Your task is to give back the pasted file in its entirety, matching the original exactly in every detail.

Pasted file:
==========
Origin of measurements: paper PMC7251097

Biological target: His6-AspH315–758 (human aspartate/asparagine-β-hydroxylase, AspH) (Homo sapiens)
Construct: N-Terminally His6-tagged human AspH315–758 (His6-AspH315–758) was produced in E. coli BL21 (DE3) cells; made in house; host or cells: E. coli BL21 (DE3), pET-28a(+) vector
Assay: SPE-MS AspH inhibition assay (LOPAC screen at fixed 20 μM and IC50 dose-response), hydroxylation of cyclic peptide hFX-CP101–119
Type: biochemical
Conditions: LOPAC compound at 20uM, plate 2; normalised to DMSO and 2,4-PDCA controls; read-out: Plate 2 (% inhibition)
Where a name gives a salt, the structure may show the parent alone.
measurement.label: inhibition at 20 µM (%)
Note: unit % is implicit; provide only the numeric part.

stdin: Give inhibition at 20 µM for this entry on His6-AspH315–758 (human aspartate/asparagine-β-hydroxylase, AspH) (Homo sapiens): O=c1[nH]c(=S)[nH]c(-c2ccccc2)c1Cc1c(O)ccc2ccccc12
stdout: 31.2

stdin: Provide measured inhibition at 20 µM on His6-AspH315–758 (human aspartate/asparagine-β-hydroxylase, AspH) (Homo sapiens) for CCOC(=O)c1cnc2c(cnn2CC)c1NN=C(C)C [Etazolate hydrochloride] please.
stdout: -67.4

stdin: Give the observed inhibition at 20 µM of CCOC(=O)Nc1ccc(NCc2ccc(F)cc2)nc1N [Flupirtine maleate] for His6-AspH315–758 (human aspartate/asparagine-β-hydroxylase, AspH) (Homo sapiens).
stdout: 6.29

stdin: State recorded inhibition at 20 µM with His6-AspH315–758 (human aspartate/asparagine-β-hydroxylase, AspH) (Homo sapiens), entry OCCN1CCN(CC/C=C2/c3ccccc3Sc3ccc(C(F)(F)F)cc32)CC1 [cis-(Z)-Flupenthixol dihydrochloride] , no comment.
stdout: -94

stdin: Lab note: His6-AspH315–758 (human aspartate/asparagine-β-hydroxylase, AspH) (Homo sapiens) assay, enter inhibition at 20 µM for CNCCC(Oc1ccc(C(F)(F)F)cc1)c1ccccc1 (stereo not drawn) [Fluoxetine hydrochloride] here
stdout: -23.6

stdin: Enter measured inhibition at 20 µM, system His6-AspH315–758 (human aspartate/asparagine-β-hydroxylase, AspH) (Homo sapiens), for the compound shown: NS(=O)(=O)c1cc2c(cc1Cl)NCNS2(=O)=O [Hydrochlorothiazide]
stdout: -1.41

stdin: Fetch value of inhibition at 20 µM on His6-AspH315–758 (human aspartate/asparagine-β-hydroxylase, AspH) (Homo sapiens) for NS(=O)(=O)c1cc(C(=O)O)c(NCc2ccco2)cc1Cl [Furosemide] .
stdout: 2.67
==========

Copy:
Origin of measurements: paper PMC7251097

Biological target: His6-AspH315–758 (human aspartate/asparagine-β-hydroxylase, AspH) (Homo sapiens)
Construct: N-Terminally His6-tagged human AspH315–758 (His6-AspH315–758) was produced in E. coli BL21 (DE3) cells; made in house; host or cells: E. coli BL21 (DE3), pET-28a(+) vector
Assay: SPE-MS AspH inhibition assay (LOPAC screen at fixed 20 μM and IC50 dose-response), hydroxylation of cyclic peptide hFX-CP101–119
Type: biochemical
Conditions: LOPAC compound at 20uM, plate 2; normalised to DMSO and 2,4-PDCA controls; read-out: Plate 2 (% inhibition)
Where a name gives a salt, the structure may show the parent alone.
measurement.label: inhibition at 20 µM (%)
Note: unit % is implicit; provide only the numeric part.

stdin: Give inhibition at 20 µM for this entry on His6-AspH315–758 (human aspartate/asparagine-β-hydroxylase, AspH) (Homo sapiens): O=c1[nH]c(=S)[nH]c(-c2ccccc2)c1Cc1c(O)ccc2ccccc12
stdout: 31.2

stdin: Provide measured inhibition at 20 µM on His6-AspH315–758 (human aspartate/asparagine-β-hydroxylase, AspH) (Homo sapiens) for CCOC(=O)c1cnc2c(cnn2CC)c1NN=C(C)C [Etazolate hydrochloride] please.
stdout: -67.4

stdin: Give the observed inhibition at 20 µM of CCOC(=O)Nc1ccc(NCc2ccc(F)cc2)nc1N [Flupirtine maleate] for His6-AspH315–758 (human aspartate/asparagine-β-hydroxylase, AspH) (Homo sapiens).
stdout: 6.29

stdin: State recorded inhibition at 20 µM with His6-AspH315–758 (human aspartate/asparagine-β-hydroxylase, AspH) (Homo sapiens), entry OCCN1CCN(CC/C=C2/c3ccccc3Sc3ccc(C(F)(F)F)cc32)CC1 [cis-(Z)-Flupenthixol dihydrochloride] , no comment.
stdout: -94

stdin: Lab note: His6-AspH315–758 (human aspartate/asparagine-β-hydroxylase, AspH) (Homo sapiens) assay, enter inhibition at 20 µM for CNCCC(Oc1ccc(C(F)(F)F)cc1)c1ccccc1 (stereo not drawn) [Fluoxetine hydrochloride] here
stdout: -23.6

stdin: Enter measured inhibition at 20 µM, system His6-AspH315–758 (human aspartate/asparagine-β-hydroxylase, AspH) (Homo sapiens), for the compound shown: NS(=O)(=O)c1cc2c(cc1Cl)NCNS2(=O)=O [Hydrochlorothiazide]
stdout: -1.41

stdin: Fetch value of inhibition at 20 µM on His6-AspH315–758 (human aspartate/asparagine-β-hydroxylase, AspH) (Homo sapiens) for NS(=O)(=O)c1cc(C(=O)O)c(NCc2ccco2)cc1Cl [Furosemide] .
stdout: 2.67